NetBSD in 2001 - A Report
Hubert Feyrer, January 2002
2001 was an eventful year in many ways. In addition to the many
political and economic changes that happened which influence all our
lives, there were also many changes in the technical sector showing
interesting trends. One of them is the increasing popularity and
awareness of Open Source software. While Linux has become a serious
alternative to both established server and desktop systems, BSD based
systems are getting increasing attention due to their clearer internal
structure, maturity and stability. This article intends to talk a bit
about the highlights of the NetBSD project in the year 2001, with the
hope that this trend will continue in 2002.
Of course NetBSD added another slew of supported platforms in 2001
again, following it's goal to run on any hardware platform in the
universe. Among the ones added last year are:
With these ports, the overall number of supported platforms rose above
forty, with 16 different CPU architectures supported. See
the ports page for all the
The most notable omission in the platforms supported by NetBSD is
the HP Precision Architecture (HP-PA) family. If anyone
wants to do work on this, don't hesitate to start discussion on the port-hp700
Of course, all the achievements of the NetBSD project as the world's
most portable operating system wouldn't be possible without the people
devoting their time to it. A great MANY THANKS goes out to all
NetBSD developers and supporters!
In 2001, the NetBSD Project got many new developers doing work in
At the end of 2001, the NetBSD project had about 250 active developers
that work on various parts of the source tree and related areas.
- 16 developers joined kernel development with various points
of focus, including device drivers, console drivers,
compat systems for Linux, Irix and MS Windows as well as
to port NetBSD to new platforms.
- 11 developers joined the pkgsrc crew, doing work on the
NetBSD Packages Collection and the NetBSD Packages System.
- 6 developers joined our team to work in the
documentation area, writing and maintaining the NetBSD
web site, working on translations as well as answering
user questions coming in from various mailing lists and
- 2 developers joined in to help with administrative tasks,
managing the NetBSD projects machines as well as doing
- 2 developers came aboard to do various bugfixing tasks all
over the source tree, including userlevel and kernel
One fact that should be mentioned here is something that should need
no mentioning, but I still feel like telling about it. With all of the
emancipation going on in the world, women are still a scarce species
in technical areas, and we are very proud to welcome our first two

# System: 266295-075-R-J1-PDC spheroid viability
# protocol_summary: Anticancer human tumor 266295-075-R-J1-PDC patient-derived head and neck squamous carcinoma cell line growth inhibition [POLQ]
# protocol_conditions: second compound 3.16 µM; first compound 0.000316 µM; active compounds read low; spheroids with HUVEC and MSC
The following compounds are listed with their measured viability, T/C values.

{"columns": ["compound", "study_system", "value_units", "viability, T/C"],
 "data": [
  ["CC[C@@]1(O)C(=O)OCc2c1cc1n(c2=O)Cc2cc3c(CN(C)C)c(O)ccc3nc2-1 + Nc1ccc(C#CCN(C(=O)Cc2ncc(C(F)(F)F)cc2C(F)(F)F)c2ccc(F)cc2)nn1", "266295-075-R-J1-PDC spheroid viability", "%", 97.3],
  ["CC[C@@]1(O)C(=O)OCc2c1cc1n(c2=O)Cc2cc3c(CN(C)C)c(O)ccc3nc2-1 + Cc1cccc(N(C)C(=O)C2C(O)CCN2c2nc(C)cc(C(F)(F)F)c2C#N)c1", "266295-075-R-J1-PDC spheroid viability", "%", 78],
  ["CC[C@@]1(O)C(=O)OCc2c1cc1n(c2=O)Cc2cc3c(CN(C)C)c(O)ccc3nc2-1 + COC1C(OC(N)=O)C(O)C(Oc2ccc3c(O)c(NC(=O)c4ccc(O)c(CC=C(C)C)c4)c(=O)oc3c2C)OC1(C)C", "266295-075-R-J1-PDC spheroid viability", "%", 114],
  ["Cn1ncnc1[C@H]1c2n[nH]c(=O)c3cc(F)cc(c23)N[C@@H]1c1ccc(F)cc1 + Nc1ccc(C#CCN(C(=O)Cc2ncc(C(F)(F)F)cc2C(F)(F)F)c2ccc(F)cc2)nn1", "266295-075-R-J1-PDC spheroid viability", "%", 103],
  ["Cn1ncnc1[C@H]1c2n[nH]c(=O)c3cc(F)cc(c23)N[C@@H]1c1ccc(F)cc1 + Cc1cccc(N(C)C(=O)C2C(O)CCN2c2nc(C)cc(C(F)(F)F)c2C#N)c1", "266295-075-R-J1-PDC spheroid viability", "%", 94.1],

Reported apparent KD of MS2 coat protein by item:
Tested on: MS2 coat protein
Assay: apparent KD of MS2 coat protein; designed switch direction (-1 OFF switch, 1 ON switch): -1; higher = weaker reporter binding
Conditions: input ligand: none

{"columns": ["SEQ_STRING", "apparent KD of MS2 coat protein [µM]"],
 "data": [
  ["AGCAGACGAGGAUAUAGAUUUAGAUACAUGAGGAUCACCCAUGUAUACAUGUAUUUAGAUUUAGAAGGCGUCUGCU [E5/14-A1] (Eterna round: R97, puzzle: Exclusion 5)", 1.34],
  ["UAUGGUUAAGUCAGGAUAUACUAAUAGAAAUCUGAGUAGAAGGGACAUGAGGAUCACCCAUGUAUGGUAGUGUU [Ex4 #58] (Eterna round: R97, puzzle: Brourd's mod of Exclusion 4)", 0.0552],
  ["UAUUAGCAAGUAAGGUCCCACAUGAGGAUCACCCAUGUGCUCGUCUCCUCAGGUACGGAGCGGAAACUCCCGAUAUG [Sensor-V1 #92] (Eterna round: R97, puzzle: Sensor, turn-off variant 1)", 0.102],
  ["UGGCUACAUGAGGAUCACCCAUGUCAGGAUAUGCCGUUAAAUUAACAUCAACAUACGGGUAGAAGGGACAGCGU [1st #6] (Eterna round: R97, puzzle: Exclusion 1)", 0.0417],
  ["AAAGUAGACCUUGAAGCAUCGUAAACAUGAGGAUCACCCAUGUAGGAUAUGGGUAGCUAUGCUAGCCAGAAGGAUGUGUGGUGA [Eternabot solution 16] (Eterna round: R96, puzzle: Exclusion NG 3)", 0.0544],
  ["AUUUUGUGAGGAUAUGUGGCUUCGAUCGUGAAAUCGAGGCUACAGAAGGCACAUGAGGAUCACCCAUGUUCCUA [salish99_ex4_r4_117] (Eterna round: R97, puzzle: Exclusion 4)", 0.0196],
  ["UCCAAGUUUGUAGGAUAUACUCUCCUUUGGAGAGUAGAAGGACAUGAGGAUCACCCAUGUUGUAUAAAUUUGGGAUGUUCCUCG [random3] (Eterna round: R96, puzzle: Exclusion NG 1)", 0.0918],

female developers. Tracy Di Marco White will help us out with user
account management and general system administration tasks on all the
NetBSD machines, while Maria Zevenhoven will take special care of the
NetBSD project's CVS server. Welcome on board, ladies!
And if you want to know where all the NetBSD developers are
located, in case you want to drop off some pizza, there is now an official map of
all developers available from the NetBSD project's web server!
Creating an Open Source operating system is a lot of fun, but that's
not all there is to it! There are a number of very serious applications,
especially as NetBSD fills some niches that make it really unique throughout
the world, thanks to its wide platform support, clean design and
maturity. In 2001, quite a number of manufacturers have shown their
confidence by choosing NetBSD as an operating system for which they
either offered a software product, used it to drive their hardware,
or just offer some devotionalia to increase the publicity of the NetBSD
project's operating system.
Here's an attempt to compile a list of various such products!
For more details see the following entries in the
* Phunny tech stuff
After NetBSD 1.5 was released in December 2000, there was no new major
release in 2001. Besides the maintenance releases that happened in
2001 and that we will talk about later, there were many things that
happened on the NetBSD-current development branch and that will be
major new features in the next major release of NetBSD. Here are a few
The above list is by no means exhaustive! For a list of major changes,
see the "NetBSD Changes"
web page, more details about changes can be found in the doc/CHANGES
file as well as in the source-changes
mailing list archive.
- A number of the m68k
based ports were switched to using ELF as the native execution format.
This will mean some interesting upgrade procedures for the next
major release, but previous experiences from the i386 and sparc
port have shown that this isn't all that difficult to do correctly.
With ELF in place, using the FSF based toolchain is possible
without the need to maintain local patches to compiler, linker
etc., resulting in more time for our developers to concentrate on
- The I4B ISDN
subsystem was integrated into NetBSD
- UVM and the unified buffer cache system (UBC, not part of any
NetBSD release yet) got quite some tuning for optimized memory
usage-balance. See the news entries on
memory usage of UBC as well as
- The alpha
port support SMP now. The code is included in NetBSD-current and
will be part of the next major release.
- The SCSI/ATAPI mid-layer (SCSIPI) that manages communication
between high-level drivers for SCSI disks etc. and host bus
adapter drivers was completely rewritten and replaced with the
system that allows better reporting of errors and also supports SCSI emulation for ATAPI
devices, which allows using the same userland programs to talk
to a ATAPI/IDE CDROM as a SCSI CDROM (cdrecord, ...).
- Emmanuel Dreyfus wrote an excellent series of article about